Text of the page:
Just picture yourself with six friends sitting around a campfire, retelling the time three of you were nearly arrested on MSU’s campus over a small misunderstanding gone wild. While the story might have one main person involved–Chris, the idiot who started all the commotion in the first place–the three of you involved will each tell your own version to those who didn’t witness it.
When it’s your turn, you’ll tell them how you slipped, fell in the mud, and ruined your new favorite pair of jeans. “Those cost $120. My mom’s gonna kill me. Thanks a lot, Chris.” Your friends around the campfire won’t care the details of how and where and when you got the jeans, just how it relates back to the main story. But you still get to give your version of how the story affected you personally.
Does that make sense?
We’re all selfish storytellers, so let your POV characters be a little selfish, too.
6. Each POV needs to notice different things
This is related to #5.
When you switch heads, even if you forget to give us the character’s name right up front, it should still be obvious whose head we’re in.
POV characters should not only talk and act differently from each other, but each narrator should notice different things in a scene, conflict, and characters.
They should tackle the story goal in their own way.
Not only will this add variety to your story, but it will make each character feel unique and authentic. It will add depth to your story because your reader will have different witnesses and versions of what’s happening so they can draw their own conclusions.
I’ve touched on this before, but here’s an easy example:
If an assassin walks into a party, he’ll notice all the exits, who looks shady and possibly armed, and any possible security cameras. A teenage girl could walk into the very same party and notice everyone’s hair, makeup, plus the way Emily Dean is hanging on her boyfriend. If your teen notices how many exits there are, or if your assassin notices Emily Dean’s new shoes, you’re cheating POV.
When you switch heads, make it authentic.
If you want an amazing example of this, watch the movie Hoodwinked. Talk about nailing this concept of each POV narrator putting their personal spin on the same story. Love it!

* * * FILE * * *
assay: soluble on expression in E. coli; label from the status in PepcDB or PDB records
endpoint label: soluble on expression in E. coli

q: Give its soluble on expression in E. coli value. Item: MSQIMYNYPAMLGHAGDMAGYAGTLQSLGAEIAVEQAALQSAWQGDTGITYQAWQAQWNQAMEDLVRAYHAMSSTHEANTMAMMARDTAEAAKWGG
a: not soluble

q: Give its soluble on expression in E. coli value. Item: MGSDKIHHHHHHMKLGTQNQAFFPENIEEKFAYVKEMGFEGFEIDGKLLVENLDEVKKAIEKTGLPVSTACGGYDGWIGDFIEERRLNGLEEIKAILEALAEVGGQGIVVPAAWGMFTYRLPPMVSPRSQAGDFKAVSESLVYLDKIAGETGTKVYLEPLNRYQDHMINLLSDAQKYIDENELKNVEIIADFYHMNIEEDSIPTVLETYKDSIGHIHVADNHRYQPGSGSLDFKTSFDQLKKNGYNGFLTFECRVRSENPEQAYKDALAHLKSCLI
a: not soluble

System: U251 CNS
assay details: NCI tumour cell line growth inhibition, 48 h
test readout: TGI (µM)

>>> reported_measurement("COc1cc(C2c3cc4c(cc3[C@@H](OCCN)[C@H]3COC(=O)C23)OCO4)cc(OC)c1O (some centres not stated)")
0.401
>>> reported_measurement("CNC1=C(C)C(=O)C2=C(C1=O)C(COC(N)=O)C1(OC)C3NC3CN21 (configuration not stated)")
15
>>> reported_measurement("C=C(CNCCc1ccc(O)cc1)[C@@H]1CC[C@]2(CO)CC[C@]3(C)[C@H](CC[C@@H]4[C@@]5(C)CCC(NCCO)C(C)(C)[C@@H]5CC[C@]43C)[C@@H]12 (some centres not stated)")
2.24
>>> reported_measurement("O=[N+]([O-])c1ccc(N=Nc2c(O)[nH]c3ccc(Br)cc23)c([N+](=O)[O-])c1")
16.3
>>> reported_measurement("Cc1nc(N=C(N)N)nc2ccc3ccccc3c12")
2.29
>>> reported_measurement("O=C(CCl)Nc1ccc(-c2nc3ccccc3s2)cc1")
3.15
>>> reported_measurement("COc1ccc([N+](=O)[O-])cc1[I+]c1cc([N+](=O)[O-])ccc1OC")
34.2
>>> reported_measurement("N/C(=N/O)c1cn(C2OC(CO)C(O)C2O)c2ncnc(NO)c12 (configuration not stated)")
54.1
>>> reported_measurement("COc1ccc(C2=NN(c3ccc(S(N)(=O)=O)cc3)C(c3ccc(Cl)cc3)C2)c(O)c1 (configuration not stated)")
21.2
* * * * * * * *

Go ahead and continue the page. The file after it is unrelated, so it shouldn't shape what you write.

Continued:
7. Write the scene from the POV character who has the most to lose
How do you know which POV character should narrate a scene when more than one are present?
Now that you know what each POV character cares about, the version of the story they want to tell, and such, you can determine how to choose which person gets to narrate the scene.
The best advice I’ve heard is choose the narrator who:
- Has the most to lose
- Has the most at stake
- Feels the greatest conflict
- Knows something your reader needs to know
On this last point, if your character has a secret you want the reader to know, but not the other characters, than you need to be in that character’s head. However, if you want to hide that secret from your reader too, then you need to be in someone else’s head.
Back to the example of the assassin and the teen.
If you want your readers to know he’s an assassin and who he plans to kill, you should be in his head for the party scene. But if you don’t want the reader to know, if you want the assassination to come as a complete shock, then you should be in the teen’s head, who is clueless until it’s too late.
Well, those are my 7 tips for making multiple POVs work for you. Hopefully they help. I also hope you’ll share your thoughts.
What ideas or tricks have you used with multiple POVs? What techniques have you seen other authors use?
Make sure to tune in next week for the start of March Book Madness!